And because that didn't sound enough like a midlife crisis, my friends and I came to this decision in the midst of an economy so downturned that bringing back vaudeville entertainment seemed more like a thematic addition than anything else.

Ready for the punchline? It worked.

For the last year and a half, I've been working almost exclusively as a variety entertainer. The Circus Freaks have become something of a local phenomenon, and our weekly variety show (the Open Stage) has pushed us to polish our skills for even bigger challenges.

What little time I have spent in the artist's studio has felt like the winding down of an era. One day I realized I was rushing through things in order to get back to my job of running a circus, and that's when I knew it was time to make some big changes around here.

On a personal level, I view this as a natural progression of my creativity. The original goal of The Morpheus Company was to produce quality art irrespective of medium. Jewelry didn't become the studio's primary form of expression until a year or two into that journey.

I've been itching to work on something "bigger" for years. By habit, I had assumed this meant moving ultimately into larger-scale sculpture.

Truth be told, I can't think of anything bigger than a circus...and there's nothing else in the world I'd rather be doing than clowning around with my friends.

As a victory dance for nearly twenty years in the sculptural arts, I'll be a participating artist in one of my favorite shows. The Bath House Cultural Center has been an incredible supporter of my work over the years, and I can think of no better place to show my final collection of Mitsuro jewelry.

Answers to questions I've already been asked:

Ok, cute story. What "really" happened?

I'm pretty sure I covered it. The man behind the curtain changed enough that he wanted to come out onto the stage.

 

So, what happens to The Morpheus Company now?

For the moment, it will sleep like an old Lovecraftian god.

 

What about the studio/website/your clients?

I've already downsized the studio considerably, and the 2012 Spring Art Mart will be my last public showing for a while.

The website will remain online, and I won't discount the possibility of other artistic undertakings bearing The Morpheus Company name in the future.

I am keeping a set of core tools necessary to take on commissions that interest me, as well as any molds or client design files I need to take care of my patrons.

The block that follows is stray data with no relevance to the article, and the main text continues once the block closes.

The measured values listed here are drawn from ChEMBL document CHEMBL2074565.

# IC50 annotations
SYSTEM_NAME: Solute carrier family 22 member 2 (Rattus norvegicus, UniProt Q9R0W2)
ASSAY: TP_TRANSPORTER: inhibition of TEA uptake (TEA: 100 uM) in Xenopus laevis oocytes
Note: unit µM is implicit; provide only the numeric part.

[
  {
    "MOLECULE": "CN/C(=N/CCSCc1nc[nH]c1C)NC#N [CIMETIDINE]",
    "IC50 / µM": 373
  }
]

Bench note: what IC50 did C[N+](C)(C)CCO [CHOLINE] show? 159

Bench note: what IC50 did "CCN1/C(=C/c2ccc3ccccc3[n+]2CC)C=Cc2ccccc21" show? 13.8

I've also partnered up with a couple of local studios, to provide me space should I need it in order to work on anything down the road.

 

A circus, seriously?

Circuses are seldom serious, but I swear on a stack of Barry Lubin autobiographies that it's the truth. Head over to http://circusfreaks.org to find out more.

 

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category:
04 / 19 / 2012

 

worn but still beautiful

Worn but still beautiful

Best wedding ring testimonial, ever.

 

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category: playing
05 / 16 / 2011

 

dumb luck and the going postal olympics

Right around this time of year, I can usually be found gearing up for the annual Winter Art Mart at the Bath House Cultural Center. The show is one of my favorites of the year, and I always look forward to reconnecting with my Dallas friends after a long summer of being locked in the studio.

While I've put in the long summer sessions, and the show is right around the corner, I'm sorry to report that you won't find The Morpheus Company in attendance this season.

Each year, when The Bath House sends out its call for applications, I have it mailed back to them inside of forty-eight hours. It's become something of a running joke between us, as they know that my "big black envelope" is always at the top of the stack.

This year, the United States Postal Service decided to throw a monkey wrench into our historically smooth routine. Rather than delivering my application as expected, they routed it through a thirty-day long time warp before unceremoniously and inexplicably returning my envelope as undeliverable.

At the moment I received this schedule-blasting news, I was standing in a mailing center. Not one to miss an opportunity to react in theme, I went briefly but thoroughly postal.*

*It's been a good and long while since I last seriously lost my cool. Had someone had the foresight to create an Olympic event out of correspondence-related emotional meltdowns, I would have easily brought the gold home for America. Go team.

After my adrenal tsunami died down, I shifted to damage control mode. I called, texted and emailed each member of the Bath House staff. When I finally got a hold of one of them the following morning, it was no surprise that every single highly-sought after space in the event had been booked.

To their credit, my friends at the Bath House felt terrible. They even offered to inconvenience a number of artists by rearranging the show's floor plan to wedge me into a corner.

I strongly considered taking their kind offer. However, it occurred to me that I was one of the original champions of the Art Mart's decision not to overcrowd the space or their artists. It seemed hypocritical to backpedal on what I consider a good decision just because I've suffered a streak of dumb luck.

On that point, I want to clarify a few things before the rumor mill gets chugging up to full speed on this announcement:

First and foremost, there's no animosity here. Except possibly towards the morons at the US Mail. Me and my friends by the lake still are artsy BFF's, and plans are already in place for my return to the Spring Art Mart.*